Added Dundee: “Hearns might be 6-foot-2, (actually 6’1”) but he spreads his legs and that will bring him eyeball-to-eyeball with Leonard. He tries to sucker you by carrying the left real low like Bobby Foster used to do, and then he rears back and nails you with the right. But Leonard isn’t going to fall for any of those traps. It will be interesting to see what happens to Hearns if he sees he can’t take Leonard out in a few rounds. Will he panic and punch himself out like Foreman did against Ali?”

Like Ali, Leonard was a master of mind games meant to mentally discombobulate an opponent if possible. But Hearns’ manager-trainer, Emanuel Steward, had worked with Hearns since he was 12, and he insisted that Leonard’s taunts and posturing would have no effect on his guy.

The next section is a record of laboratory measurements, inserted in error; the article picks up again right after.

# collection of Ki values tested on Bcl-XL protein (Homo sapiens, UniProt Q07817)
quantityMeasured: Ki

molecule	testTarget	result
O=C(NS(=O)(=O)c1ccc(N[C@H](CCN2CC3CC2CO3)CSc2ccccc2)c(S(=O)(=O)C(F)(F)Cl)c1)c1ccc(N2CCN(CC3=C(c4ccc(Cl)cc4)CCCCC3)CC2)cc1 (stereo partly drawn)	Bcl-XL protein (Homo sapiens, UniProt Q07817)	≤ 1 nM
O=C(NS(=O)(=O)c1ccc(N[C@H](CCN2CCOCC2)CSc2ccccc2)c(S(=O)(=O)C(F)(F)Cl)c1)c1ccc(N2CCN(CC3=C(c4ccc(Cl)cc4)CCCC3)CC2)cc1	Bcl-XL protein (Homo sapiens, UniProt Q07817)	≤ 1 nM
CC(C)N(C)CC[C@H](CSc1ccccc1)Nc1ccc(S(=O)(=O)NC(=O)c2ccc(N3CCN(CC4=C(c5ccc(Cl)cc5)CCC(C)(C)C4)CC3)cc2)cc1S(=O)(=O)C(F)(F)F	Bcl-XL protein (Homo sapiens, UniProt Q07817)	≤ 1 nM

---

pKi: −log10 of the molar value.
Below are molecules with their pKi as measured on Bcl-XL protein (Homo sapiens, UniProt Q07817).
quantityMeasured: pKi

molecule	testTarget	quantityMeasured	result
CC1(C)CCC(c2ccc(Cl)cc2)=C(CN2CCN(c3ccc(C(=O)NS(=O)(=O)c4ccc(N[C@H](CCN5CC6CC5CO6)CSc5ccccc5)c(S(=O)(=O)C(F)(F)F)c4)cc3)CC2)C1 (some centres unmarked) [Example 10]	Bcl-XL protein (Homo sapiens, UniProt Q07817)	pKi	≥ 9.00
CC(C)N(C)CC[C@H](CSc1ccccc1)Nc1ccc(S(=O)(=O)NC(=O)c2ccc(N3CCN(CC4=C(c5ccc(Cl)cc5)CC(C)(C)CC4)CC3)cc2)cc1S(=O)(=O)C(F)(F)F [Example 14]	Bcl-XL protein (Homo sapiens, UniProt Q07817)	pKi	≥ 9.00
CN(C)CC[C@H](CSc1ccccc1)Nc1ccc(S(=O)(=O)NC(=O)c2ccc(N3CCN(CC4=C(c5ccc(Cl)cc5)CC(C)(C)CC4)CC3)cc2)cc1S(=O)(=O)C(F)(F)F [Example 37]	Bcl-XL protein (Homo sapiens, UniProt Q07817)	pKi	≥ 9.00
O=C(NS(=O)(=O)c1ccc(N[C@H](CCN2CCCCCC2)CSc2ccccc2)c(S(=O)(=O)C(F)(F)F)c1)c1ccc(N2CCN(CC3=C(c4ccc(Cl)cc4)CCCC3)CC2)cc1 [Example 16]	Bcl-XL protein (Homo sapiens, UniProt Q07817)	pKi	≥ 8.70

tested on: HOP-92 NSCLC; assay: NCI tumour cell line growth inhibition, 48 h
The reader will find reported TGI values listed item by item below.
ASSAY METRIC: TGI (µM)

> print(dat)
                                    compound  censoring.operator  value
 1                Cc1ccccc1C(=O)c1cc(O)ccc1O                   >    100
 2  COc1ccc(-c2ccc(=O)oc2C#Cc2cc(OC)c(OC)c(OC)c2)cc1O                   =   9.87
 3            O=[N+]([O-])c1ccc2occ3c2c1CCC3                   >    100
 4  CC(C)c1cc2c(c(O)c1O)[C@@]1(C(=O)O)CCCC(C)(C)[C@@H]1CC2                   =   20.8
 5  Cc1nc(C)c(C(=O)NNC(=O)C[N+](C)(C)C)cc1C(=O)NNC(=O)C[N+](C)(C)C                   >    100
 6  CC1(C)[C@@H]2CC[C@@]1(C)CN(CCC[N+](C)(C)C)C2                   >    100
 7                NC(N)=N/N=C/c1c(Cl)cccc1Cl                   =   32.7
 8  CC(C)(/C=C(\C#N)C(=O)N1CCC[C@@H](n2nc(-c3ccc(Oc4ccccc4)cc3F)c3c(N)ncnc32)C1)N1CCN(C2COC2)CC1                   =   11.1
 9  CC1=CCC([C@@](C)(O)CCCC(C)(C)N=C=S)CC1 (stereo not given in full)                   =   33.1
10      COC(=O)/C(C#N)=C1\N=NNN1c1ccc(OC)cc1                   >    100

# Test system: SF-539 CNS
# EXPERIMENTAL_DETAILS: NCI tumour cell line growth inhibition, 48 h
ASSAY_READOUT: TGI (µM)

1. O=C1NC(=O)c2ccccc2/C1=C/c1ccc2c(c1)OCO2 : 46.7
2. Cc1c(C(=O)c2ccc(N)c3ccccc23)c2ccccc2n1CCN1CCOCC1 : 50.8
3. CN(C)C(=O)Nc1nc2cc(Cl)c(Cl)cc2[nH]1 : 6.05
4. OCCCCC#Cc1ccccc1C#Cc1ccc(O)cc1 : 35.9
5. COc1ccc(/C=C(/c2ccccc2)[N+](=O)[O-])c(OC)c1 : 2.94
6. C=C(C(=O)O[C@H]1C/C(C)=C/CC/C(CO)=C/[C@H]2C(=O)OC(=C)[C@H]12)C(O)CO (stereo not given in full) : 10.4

“Both (Wilfredo) Benitez and Duran took a lot out of Leonard, physically and mentally,” Steward suggested. “I know that after the Benitez fight Leonard was mentally exhausted. Besides, now that he has made all those millions from all those fights, he no longer has that burning ambition. The fire is gone out of him.”

Perhaps the most prescient prefight comment came from Ferdie Pacheco, Muhammad Ali’s longtime personal physician, who insisted that Hearns was hardly the one-trick pony described by Leonard. Pacheco predicted that Hearns’ 78-inch reach, unusually long for a welterweight, would help Hearns control the flow of the fight until the proper moment presented itself for him to deliver a put-away right.

“Leonard will have to pay an awful toll to travel down that 78-inch speedway,” Pacheco said. “Thomas will control him with his long, hard jab, and somewhere along the way Leonard will move into a right hand he won’t see. It will be like a fuse going off in his brain. All the lights will go out.”